Remember that wheat procurement is confined largely to the four states of Punjab, Haryana, Madhya Pradesh and Uttar Pradesh and rice from about four or five states which include Andhra Pradesh, Orissa and Chhattisgarh.
Given this logistics problem, distribution of food grains and reaching them to places where they need it most will be a major challenge.
The third issue is what does it do to the open market? Given the fact that our production of rice is about 100 million tonne and wheat is about 85-90 million tonnes and the marketable surpluses are only about 55-60 percent, if the government is going to procure most of it then the private sector will be starved of supplies and that could lead to a certain set of inflationary pressures on the open market.
As long as the government does not have a mechanism to release these grains into the open market, we will have a little bit of a problem in handling the other side of the market which is the private market.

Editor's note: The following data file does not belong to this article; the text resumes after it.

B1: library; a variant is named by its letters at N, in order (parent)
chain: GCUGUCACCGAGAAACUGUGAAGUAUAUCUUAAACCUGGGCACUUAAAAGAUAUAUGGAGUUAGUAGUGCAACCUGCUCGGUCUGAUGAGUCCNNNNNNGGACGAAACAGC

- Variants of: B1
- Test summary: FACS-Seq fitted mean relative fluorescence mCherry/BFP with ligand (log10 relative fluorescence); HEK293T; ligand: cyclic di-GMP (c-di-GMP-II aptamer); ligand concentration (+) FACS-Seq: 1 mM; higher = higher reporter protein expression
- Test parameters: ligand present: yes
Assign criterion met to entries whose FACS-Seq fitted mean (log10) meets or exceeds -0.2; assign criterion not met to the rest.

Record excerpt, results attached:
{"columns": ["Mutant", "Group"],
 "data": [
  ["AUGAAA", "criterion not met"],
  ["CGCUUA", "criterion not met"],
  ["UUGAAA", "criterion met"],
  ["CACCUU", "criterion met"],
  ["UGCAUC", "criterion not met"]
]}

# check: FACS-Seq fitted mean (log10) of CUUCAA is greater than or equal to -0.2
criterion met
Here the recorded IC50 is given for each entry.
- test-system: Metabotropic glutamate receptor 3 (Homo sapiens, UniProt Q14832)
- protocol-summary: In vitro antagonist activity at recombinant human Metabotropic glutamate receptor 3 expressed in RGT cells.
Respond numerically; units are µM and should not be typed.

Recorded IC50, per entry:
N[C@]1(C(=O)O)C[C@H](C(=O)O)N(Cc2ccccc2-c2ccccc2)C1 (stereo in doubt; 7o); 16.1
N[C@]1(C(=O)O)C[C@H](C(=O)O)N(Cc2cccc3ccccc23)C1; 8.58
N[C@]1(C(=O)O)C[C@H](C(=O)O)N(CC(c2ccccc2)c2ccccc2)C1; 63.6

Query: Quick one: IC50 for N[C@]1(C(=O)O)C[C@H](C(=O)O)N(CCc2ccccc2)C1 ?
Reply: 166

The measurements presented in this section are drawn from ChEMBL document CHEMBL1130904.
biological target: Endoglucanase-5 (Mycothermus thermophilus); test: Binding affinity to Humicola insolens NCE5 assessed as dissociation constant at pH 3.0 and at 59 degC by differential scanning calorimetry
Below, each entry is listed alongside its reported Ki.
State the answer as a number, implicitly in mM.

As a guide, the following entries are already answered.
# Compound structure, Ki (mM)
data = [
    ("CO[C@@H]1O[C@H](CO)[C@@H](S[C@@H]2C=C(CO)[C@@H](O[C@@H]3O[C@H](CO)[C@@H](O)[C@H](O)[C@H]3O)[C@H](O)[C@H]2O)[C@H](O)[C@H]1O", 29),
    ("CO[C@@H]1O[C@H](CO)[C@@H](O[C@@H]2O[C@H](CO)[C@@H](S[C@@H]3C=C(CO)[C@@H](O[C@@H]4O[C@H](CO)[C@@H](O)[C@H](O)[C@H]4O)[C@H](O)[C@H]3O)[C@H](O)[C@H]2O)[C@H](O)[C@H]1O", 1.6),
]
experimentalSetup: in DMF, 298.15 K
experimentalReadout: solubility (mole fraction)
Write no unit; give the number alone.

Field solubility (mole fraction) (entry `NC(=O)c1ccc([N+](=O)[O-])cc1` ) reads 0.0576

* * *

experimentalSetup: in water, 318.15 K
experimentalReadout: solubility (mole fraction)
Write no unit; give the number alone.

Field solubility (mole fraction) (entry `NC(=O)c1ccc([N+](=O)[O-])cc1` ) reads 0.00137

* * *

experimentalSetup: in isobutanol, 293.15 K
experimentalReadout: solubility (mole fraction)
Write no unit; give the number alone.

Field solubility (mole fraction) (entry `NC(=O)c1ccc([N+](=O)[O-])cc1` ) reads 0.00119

Q: Do you see the current year's fiscal deficit itself being overshot? What about next year which will be the first full year of the Food Security Bill?
Varma: This year the first quarter has already gone by and if this Food Security Bill is introduced lets say in the next couple of months, its going to be in a phased manner. So, this estimate of Rs 1.3 lakh crore may not be the food subsidy burden this year.
What the government has budgeted this year is about Rs 90,000 crore. That could potentially go up by another Rs 10000 or so. However I think FY15 is where a substantial burden is going to come in.
Over and above this Rs 1.3 lakh crore that we are talking about right now there has to be more infrastructure building, storage, distribution costs, maintaining the buffer costs, marking it to the Minimum Support Price (MSP) increases, the cost of food that is going to go up every year and putting it altogether easily one could probably be looking at close to Rs 2 lakh crore or so.